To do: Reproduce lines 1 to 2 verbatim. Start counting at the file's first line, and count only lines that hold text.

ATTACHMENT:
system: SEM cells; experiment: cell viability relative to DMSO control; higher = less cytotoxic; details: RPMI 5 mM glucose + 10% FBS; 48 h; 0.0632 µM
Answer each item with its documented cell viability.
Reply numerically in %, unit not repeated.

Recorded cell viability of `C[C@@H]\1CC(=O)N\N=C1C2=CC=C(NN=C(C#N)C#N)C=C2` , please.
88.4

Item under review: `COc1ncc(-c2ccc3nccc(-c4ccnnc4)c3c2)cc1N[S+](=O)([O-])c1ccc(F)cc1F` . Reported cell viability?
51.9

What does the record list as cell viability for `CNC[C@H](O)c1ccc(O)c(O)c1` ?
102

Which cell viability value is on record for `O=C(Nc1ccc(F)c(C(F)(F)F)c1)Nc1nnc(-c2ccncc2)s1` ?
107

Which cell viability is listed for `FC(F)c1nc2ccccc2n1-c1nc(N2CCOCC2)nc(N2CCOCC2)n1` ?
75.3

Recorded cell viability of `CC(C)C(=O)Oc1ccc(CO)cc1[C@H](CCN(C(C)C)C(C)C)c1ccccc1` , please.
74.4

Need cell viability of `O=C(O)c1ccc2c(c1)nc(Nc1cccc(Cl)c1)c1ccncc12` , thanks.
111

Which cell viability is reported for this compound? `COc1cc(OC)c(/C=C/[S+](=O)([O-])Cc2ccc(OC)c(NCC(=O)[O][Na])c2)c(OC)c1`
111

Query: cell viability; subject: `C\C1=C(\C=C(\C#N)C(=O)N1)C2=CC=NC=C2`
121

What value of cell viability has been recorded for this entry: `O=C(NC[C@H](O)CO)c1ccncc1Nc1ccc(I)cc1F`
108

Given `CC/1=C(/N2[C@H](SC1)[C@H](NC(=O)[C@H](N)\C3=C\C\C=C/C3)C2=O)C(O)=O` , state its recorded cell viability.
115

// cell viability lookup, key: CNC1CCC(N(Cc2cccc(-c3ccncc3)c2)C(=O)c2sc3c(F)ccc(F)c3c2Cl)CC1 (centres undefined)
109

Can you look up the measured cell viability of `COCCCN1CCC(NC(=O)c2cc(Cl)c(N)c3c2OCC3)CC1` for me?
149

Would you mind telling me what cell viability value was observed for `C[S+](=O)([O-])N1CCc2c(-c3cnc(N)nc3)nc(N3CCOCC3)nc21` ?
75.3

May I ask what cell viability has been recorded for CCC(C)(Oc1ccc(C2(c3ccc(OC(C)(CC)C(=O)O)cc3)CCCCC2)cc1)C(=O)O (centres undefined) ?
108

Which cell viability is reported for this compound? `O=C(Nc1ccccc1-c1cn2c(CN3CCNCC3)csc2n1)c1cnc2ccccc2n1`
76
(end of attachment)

system: SEM cells; experiment: cell viability relative to DMSO control; higher = less cytotoxic; details: RPMI 5 mM glucose + 10% FBS; 48 h; 0.0632 µM
Answer each item with its documented cell viability.